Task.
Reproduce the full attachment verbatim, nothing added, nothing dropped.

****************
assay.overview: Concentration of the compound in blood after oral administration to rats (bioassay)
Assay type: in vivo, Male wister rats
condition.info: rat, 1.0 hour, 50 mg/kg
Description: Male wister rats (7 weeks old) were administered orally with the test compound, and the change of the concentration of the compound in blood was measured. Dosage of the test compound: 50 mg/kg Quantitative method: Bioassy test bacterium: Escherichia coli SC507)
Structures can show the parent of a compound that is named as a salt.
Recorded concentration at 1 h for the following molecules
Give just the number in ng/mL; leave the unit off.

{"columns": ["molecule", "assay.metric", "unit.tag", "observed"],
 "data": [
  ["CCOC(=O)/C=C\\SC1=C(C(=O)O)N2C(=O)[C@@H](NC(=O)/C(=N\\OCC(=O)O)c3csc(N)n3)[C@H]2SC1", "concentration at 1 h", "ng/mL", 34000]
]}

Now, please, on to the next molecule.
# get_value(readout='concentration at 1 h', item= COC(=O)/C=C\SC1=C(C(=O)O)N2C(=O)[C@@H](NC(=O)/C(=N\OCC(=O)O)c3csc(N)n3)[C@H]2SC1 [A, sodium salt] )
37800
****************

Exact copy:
assay.overview: Concentration of the compound in blood after oral administration to rats (bioassay)
Assay type: in vivo, Male wister rats
condition.info: rat, 1.0 hour, 50 mg/kg
Description: Male wister rats (7 weeks old) were administered orally with the test compound, and the change of the concentration of the compound in blood was measured. Dosage of the test compound: 50 mg/kg Quantitative method: Bioassy test bacterium: Escherichia coli SC507)
Structures can show the parent of a compound that is named as a salt.
Recorded concentration at 1 h for the following molecules
Give just the number in ng/mL; leave the unit off.

{"columns": ["molecule", "assay.metric", "unit.tag", "observed"],
 "data": [
  ["CCOC(=O)/C=C\\SC1=C(C(=O)O)N2C(=O)[C@@H](NC(=O)/C(=N\\OCC(=O)O)c3csc(N)n3)[C@H]2SC1", "concentration at 1 h", "ng/mL", 34000]
]}

Now, please, on to the next molecule.
# get_value(readout='concentration at 1 h', item= COC(=O)/C=C\SC1=C(C(=O)O)N2C(=O)[C@@H](NC(=O)/C(=N\OCC(=O)O)c3csc(N)n3)[C@H]2SC1 [A, sodium salt] )
37800